Upping Shock Wave Frequency Improves Ureteral Stone Clearance

Researchers observe greater efficacy of extracorporeal shock wave lithotripsy at 90 rather than 60 pulses per minute.
Researchers observe greater efficacy of extracorporeal shock wave lithotripsy at 90 rather than 60 pulses per minute.

Increasing the pulse delivery rate of extracorporeal shock wave lithotripsy (ESWL) can provide excellent results in the management of ureteral stones, according to investigators.

Daniel P. Nguyen, MD, and colleagues at the University of Bern in Bern, Switzerland randomly assigned 254 patients with ureteral stones to receive a shock wave (SW) delivery rate of either 60 or 90 pulses per minute (130 and 124 patients, respectively).

The stone-free rate at 3 months—the study's primary endpoint—was 91% in the group that received 90 pulses per minute compared with 80% in the group that received 60 pulses per minute, a significant difference between treatment arms, investigators reported in The Journal of Urology (2015;194:418-423). The significantly better stone-free rate observed with the 90 versus 60 pulses per minutes was observed in patients with proximal and mid-ureteral stones (100% vs. 83% and 96% vs. 73%, respectively), but not in those with distal ureteral stones.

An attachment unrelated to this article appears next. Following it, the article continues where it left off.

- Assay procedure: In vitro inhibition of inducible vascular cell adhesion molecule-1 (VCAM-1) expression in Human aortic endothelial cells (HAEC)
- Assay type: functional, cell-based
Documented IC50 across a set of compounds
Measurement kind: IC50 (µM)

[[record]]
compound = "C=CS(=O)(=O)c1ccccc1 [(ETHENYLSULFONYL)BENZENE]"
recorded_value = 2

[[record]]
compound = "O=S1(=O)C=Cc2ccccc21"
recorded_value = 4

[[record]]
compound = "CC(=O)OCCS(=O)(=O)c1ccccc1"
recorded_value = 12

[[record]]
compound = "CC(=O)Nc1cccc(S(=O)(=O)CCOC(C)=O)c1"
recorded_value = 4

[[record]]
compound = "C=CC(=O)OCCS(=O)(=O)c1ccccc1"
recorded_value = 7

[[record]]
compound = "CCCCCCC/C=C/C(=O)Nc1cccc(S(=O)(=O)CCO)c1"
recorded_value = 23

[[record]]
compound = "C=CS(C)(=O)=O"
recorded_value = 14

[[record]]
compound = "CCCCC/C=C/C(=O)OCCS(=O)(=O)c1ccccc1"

“These findings are relevant in the context of the decreasing popularity of ESWL for ureteral stones, indicating that optimizing the SW delivery rate can achieve excellent outcomes even for mid and proximal ureteral stones,” the authors wrote.

The researchers noted that favorable cavitation bubble dynamics may explain the superior ESWL efficacy at 90 pulses per minute. “Shock waves create pressure changes that lead to bubble formation,” they wrote. “When these bubbles collapse at the stone surface, they release high energy waves that induce stone fragmentation. An increased SW delivery rate leads to increased production of cavitation bubbles at the stone surface, potentially leading to enhanced fragmentation.”

The main study limitation was that all patients were treated with the modified HM-3 lithotripter, so it is unknown whether their results can be generalized to the current generation of electromagnetic or piezoelectric lithotripters, the researchers stated.

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